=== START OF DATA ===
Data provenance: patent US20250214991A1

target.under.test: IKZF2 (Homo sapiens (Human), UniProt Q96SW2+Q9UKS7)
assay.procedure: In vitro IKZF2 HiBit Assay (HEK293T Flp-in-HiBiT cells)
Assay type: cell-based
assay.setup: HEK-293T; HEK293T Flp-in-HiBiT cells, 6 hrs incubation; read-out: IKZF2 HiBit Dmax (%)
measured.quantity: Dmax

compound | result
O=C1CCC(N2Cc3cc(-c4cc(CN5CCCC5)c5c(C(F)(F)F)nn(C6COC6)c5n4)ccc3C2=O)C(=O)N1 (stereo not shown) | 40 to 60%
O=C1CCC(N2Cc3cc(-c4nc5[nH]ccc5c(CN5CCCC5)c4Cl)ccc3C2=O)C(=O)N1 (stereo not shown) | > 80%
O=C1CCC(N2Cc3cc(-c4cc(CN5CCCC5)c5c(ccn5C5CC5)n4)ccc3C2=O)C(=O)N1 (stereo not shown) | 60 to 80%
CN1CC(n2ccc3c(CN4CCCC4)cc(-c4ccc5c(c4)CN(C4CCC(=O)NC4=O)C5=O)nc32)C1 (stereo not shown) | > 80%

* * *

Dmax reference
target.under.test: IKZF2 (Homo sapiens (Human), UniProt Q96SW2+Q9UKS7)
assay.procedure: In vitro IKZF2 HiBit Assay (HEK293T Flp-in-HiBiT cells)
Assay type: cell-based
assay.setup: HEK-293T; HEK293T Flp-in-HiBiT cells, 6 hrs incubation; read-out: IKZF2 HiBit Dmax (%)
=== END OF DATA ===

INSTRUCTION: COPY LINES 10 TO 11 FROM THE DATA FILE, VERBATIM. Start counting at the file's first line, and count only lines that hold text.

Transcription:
O=C1CCC(N2Cc3cc(-c4cc(CN5CCCC5)c5c(ccn5C5CC5)n4)ccc3C2=O)C(=O)N1 (stereo not shown) | 60 to 80%
CN1CC(n2ccc3c(CN4CCCC4)cc(-c4ccc5c(c4)CN(C4CCC(=O)NC4=O)C5=O)nc32)C1 (stereo not shown) | > 80%